Getting married; PAPERWORK!

So, the big question has been asked, accepted, beautiful ring bought. Husband -to- be went to the Mairie today to get the ubiquitious dossier. There is obviously a huge list of paperwork to be assembled. Some of which I don't really know what it is, or to whom I should address my query. Typing in Consulat de Grande Bretagne or Ambassade into Google is less than helpful. So,once again I turn towards friendly SFN members for help.

The situation is straightforward (ish). I am English. My fiancé is French. I have ordered a copy of my birth certificate from England. I also need a 'certificat de non remariage' as am divorced from my first husnabd. We were married in the uk in 1997 but divorced here in Orléans, with no problem last year. So who can supply this certificate? I tried to register the divorce in the Uk as advised by my French lawyer, but no such system exists in the UK.

I also need a 'certificat de coutume' ; Even reading the explanation I do not understand what purpose this serves, or where I should get this from!

Then all these have to be translated into French, but not by anyone (me for example!). 'par un traducteur assermenté auprès d'une cour d'Appel française' The Mairie employé could not provide a list for English trabslators, though she could for every other language.

Please help! I feel like crying already, and that is not how somebody who has recently ben proposed to should feel!!

Thank you all so much in advance.

Sarah Lobambola

Hi Sarah

I'll tell you what we had to do, and hope it helps you a bit. My husband and I are both UK nationals. We bought a maison secondaire in Deux-Sevres almost 10 years ago, then in 2006, after a New Year 'suggestion' by the Maire, we decided to get married in our little French village. The Maire checked with the Prefecture in Bressuire, and, as we paid full taxe fonciere and taxe d'habitation we could be considered as resident in the commune (although we weren't). We booked him, and the salle des fetes before doing anything. Then we published our banns at our local register office in UK. Once we received this document of 'no impediment' it went into our pile of documents which would need to be officially translated - here is what we had to have translated:

Both of our UK birth certificates.

My FIRST marriage certificate

Both of our Decree Absolutes

A colour copy of each of our British passports.

Plus a colour copy of each of the passports of our four witnesses (all UK nationals) plus for each of these witnesses a letter, on official headed notepaper, from their employers saying they were 'upstanding, known employees of long-standing'

A coy of our 'certificate of no impediment'

AND we had to have blood tests and a medical - medical by a local French GP, blood test at the local laboratoire analyses (God knows why - I was not of child-bearing ability, so why blood tests - I blame Napoleon!!).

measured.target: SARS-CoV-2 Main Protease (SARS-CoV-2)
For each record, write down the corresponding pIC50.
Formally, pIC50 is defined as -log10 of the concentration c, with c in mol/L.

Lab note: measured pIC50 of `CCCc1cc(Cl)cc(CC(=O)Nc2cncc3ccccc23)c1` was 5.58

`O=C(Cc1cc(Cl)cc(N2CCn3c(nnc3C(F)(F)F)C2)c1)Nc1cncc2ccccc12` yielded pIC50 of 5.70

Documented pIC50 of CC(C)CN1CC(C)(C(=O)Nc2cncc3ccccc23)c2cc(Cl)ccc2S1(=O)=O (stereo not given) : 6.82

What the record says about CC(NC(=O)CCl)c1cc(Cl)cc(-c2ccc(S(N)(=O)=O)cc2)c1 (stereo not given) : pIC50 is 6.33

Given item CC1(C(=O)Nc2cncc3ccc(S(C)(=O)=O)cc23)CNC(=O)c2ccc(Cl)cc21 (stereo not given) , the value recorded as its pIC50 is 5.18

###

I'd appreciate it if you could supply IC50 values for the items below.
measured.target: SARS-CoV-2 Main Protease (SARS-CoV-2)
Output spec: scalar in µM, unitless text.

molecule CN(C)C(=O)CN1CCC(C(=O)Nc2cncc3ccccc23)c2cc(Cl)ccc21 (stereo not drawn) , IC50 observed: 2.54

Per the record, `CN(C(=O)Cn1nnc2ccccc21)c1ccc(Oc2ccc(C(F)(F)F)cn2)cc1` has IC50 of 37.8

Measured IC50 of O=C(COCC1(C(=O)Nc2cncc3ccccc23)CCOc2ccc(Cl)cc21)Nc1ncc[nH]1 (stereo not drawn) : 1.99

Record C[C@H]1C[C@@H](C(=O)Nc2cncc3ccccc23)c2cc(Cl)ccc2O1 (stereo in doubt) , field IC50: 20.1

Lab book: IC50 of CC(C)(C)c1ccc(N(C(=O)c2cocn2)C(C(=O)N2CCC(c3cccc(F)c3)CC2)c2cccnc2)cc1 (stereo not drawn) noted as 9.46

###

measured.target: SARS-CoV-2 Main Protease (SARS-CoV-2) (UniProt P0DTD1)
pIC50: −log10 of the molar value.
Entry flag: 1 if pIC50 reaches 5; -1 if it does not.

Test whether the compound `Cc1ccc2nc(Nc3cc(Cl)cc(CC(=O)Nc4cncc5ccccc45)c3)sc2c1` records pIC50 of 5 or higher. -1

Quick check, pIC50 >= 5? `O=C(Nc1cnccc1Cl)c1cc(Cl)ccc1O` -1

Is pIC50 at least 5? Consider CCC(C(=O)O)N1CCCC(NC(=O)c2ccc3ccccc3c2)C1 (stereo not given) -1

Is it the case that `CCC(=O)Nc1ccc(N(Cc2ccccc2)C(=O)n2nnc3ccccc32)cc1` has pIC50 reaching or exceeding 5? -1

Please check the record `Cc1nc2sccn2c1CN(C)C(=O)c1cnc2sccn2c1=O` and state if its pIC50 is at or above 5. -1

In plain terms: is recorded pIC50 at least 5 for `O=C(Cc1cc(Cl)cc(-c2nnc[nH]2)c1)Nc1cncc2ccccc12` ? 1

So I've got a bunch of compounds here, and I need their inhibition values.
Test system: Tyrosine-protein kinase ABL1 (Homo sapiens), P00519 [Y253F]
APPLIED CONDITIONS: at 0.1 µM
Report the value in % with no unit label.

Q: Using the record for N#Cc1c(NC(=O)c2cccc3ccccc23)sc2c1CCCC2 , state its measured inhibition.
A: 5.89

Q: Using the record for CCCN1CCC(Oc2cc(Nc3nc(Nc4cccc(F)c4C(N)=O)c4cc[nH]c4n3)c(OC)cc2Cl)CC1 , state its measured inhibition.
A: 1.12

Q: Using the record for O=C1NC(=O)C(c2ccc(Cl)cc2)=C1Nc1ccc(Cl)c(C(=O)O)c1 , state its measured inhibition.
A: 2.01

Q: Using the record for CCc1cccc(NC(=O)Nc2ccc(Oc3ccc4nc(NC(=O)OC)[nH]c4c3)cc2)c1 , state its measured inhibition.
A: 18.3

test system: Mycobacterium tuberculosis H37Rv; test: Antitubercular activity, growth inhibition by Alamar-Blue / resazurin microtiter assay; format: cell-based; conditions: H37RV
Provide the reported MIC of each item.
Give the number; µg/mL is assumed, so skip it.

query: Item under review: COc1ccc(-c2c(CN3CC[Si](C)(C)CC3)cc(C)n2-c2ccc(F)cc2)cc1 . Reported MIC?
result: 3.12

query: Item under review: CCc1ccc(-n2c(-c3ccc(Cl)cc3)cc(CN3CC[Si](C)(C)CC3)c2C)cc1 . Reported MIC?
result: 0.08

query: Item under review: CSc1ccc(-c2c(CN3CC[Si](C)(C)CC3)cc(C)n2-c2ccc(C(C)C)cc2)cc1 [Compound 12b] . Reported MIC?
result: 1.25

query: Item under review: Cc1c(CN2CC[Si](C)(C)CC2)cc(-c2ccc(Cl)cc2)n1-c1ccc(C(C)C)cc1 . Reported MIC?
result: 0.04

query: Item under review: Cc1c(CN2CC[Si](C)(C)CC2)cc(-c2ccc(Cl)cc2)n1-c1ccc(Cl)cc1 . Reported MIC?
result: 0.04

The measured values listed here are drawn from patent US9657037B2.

We had ALL our documents translated by a local (in UK) independent official translator, working for a translation company in UK - it cost about £10 a document then.

Then we brought all this over to France with us, and presented it at the Mairie, and about four weeks later we had a letter saying that our French marriage could go ahead!!

It was the most stunning and wonderful day of our lives together (and we've been together 21 years now). We had about 30 friends and family over from the UK (who were all accommodated by our friends in the village, both French and British}, and about 60 of our French friends from the village for the ceremony at the Mairie and the 'vin d'honneur' at the salle des fetes afterwards (no churchy blessing for us). Then we went for a stunning reception meal which went on four almost five hours at a nearby lakeside restaurant Then, in the evening we had invited the whole village to our buffet dance, with French country dancing, disco, and singing from both the French male (club de footl) crew and the UK male rugby crew - very funny and in great good humour. We had the onion soupe from a 'potty' (or guz under, as we say in the North) at about 3.00a.m and everyone went home inebriated and very happy. We made the national newspapers - la Novelle Republique and another one (I forget now which one) as we were such a novelty act at the time!!

We now have our Livret de Famille which has space in it to record about 8 children - again, they are being very optimistic. I am 57 now!!

The only other thing I have yet to do is register our French marriage certificate along with our UK banns at some official repository some where in the UK - but not sure where!

So, it is a lot of hard work, but all I can say is Je ne regrette rien et Bon Courage

Hi Sarah, congratulations and have fun planning.

For your certificate of non remarriage ask whoever finalised the divorce

Certificate de Coutume does not exist in UK but the Consulate will provide a letter to that effect - if your Maire wont accept that they can provide a similar document but it is lengthy and expensive so get the Maire to take the letter - most will.

Traducteur Asserment - search SFN, lots of recommendations on here

Finally, during the legal part of the ceremony, they will state that 'Sarah Lobambola, daughter of Mr Lambola and Mrs (what ever your mum's maiden name was), divorcee of whoever'. My best friend got remarried last year and it was a bit of a shock for all concerned! Better to be prepared.